Tuesday, October 27, 2009


Being married almost 32 years sometimes leads to interesting situations. Sometimes we spend an evening in almost-silence, but a comfortable kind of silence. Other times we boil over with conversation, much as we used to do when we were dating. This afternoon we both arrived home within minutes of each other and drove into the double garage. Today began cold and warmed up to air conditioner weather, often the case in our climate, so vehicle windows were down. After fifteen minutes or so, we realized we were each sitting in our own vehicle--my SUV, his pickup--talking excitedly back-and-forth across the open middle of the garage. Weird, but nice at the same time.

Wednesday, October 21, 2009


New socks for ME from some sock yarn in my stash. The yarn is Elann Puzzle. I got it really cheap a few years ago in a mixed bag sale. I love the way it worked up, and the socks are really comfy.

Sunday, October 18, 2009

Everything Austen Challenge

Last weekend, my DH and I watched this movie of Persuasion. I have seen a version that I liked better, but I was unable to find it on Netflix. I had a little trouble getting into this one, but it was a real pleasure watching my husband enjoy Jane Austen. In fact, our watching was interrupted, and he immediately asked me to start the film again because he wanted to see the rest of it.

Lost in The Lost Symbol

I just finished listening to the audio book of Dan Brown’s The Lost Symbol, a book that readers seem to either love or hate. I found my own reaction to be somewhere in the middle. However, I want to write a more in-depth review than I usually post on Shelfari—so here goes.

First of all, because of much of the criticism I have read, I think I need to begin with a disclaimer. I read books like the Dan Brown books for entertainment purposes. I teach literature. I read good literature, both classic and modern. I also read for escape. Brown’s novels fall into the escape category. Other escape writers that do something along the same lines are Tom Clancy and Clive Cussler, both of whom I consider to be better writers than Brown. However, even those men are not literary giants. The fact that for me Brown is escape reading means that I am not really interested in his style or sentence structure or perhaps even the minute details of plot. In fact, part of the fun is looking up some of the places just to check him out. I had a wonderful romp through Rome with Angels and Demons. And the question that continues to bug me after The Da Vinci Code is that after investigating some of the places on line, I came upon information about that church with the sculptures of the knights in the floor—the ones that look like dead bodies. It turns out that according to the web site, it is a big honor to be married in that church—the bride or groom has to be “connected” with a member of the Temple. I suppose that limits the weddings to families of solicitors, barristers, and perhaps judges. I just can’t help wondering how one decorates THAT building for a wedding?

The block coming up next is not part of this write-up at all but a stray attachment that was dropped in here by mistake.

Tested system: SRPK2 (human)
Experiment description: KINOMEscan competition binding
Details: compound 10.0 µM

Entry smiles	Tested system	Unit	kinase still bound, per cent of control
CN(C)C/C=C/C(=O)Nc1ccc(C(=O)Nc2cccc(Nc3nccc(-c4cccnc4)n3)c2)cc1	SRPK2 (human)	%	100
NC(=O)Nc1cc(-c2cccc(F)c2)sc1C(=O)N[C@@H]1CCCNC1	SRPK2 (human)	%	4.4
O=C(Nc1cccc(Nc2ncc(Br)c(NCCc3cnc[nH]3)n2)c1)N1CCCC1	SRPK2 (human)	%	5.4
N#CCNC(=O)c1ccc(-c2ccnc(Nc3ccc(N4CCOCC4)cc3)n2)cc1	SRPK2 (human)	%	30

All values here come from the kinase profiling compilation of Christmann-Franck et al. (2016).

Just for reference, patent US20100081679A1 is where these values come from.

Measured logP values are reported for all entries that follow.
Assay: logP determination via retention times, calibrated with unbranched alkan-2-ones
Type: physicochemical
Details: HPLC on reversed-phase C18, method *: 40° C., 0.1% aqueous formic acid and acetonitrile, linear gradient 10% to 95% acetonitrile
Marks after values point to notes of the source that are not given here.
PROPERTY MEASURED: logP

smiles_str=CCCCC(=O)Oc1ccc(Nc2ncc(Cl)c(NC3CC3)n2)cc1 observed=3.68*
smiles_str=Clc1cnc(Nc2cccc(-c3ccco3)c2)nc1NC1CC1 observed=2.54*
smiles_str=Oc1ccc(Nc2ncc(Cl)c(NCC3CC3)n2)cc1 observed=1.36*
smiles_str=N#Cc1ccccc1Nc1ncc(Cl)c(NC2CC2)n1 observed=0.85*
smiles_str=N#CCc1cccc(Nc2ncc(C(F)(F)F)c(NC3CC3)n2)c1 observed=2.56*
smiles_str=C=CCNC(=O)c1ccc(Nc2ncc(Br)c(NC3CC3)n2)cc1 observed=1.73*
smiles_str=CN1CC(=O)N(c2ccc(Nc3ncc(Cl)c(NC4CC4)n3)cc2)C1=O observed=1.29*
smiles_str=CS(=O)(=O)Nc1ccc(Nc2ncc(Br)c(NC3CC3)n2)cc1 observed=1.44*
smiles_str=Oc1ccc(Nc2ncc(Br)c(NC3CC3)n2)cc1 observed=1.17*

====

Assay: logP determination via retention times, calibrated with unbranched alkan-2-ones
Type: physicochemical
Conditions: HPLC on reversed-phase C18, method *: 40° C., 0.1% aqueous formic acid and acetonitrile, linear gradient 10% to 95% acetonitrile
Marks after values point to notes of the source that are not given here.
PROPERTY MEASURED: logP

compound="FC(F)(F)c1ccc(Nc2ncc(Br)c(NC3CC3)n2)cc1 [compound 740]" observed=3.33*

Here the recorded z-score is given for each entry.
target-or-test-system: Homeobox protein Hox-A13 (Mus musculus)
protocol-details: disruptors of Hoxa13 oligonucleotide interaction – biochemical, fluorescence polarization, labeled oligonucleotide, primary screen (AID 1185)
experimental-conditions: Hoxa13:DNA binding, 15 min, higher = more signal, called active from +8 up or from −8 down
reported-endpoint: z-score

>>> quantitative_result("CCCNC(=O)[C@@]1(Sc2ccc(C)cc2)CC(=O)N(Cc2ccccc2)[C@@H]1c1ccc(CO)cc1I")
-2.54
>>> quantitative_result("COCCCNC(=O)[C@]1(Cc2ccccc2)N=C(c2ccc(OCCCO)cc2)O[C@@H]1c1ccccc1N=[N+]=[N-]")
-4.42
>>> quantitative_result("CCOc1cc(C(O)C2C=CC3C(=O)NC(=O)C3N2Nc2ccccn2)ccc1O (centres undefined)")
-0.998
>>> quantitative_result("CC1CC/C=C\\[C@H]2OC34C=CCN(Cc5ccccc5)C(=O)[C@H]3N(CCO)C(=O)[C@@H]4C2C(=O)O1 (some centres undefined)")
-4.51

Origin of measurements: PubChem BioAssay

Let me give some of my negative reaction to The Lost Symbol first. I did not find this book as suspenseful as the first two. The part set in the Library of Congress was anticlimactic. Frankly, everyone knows about fictional or perhaps nonfictional ways in or out of that building. It’s been done recently on screen in National Treasure and in any number of mystery and suspense novels before that. I did notice tht the people chasing Langdon, however, obviously don’t read or go to the movies. And they were supposed to be the CIA. If Langdon needed to hide and escape from a building in that vicinity, why not the Supreme Court or even the Folger Shakespeare Library? There’s even a stairway in the Supreme Court building that is modeled on one in the Vatican. Surely that could have been room for some kind of interesting plot twist. People also generally know about the basement private offices in the Capitol. I have read, however, in some books about the Capitol about some archaeological discoveries—a Civil War era bakery?—that could have made for some interesting settings. And, goodness knows, we could have romped through places like Mount Vernon or those rooms under the Tomb of the Unknown Soldier at Arlington, or something under whatever that building is in the middle of the courtyard at the Pentagon. Instead, we have all that dreary business about that Smithsonian warehouse. The Syfy show Warehouse 13 does that so much better. Surely, the Smithsonian would have a better security and cataloguing system for artifact storage. Furthermore, Brown falls far short of the suspense that Preston and Child achieve with Relic and Reliquary and the other Pendergast novels set in the New York museum of Natural History. In short, I felt this story would have been much more entertaining if it had moved, literally, through more settings that were not so overused.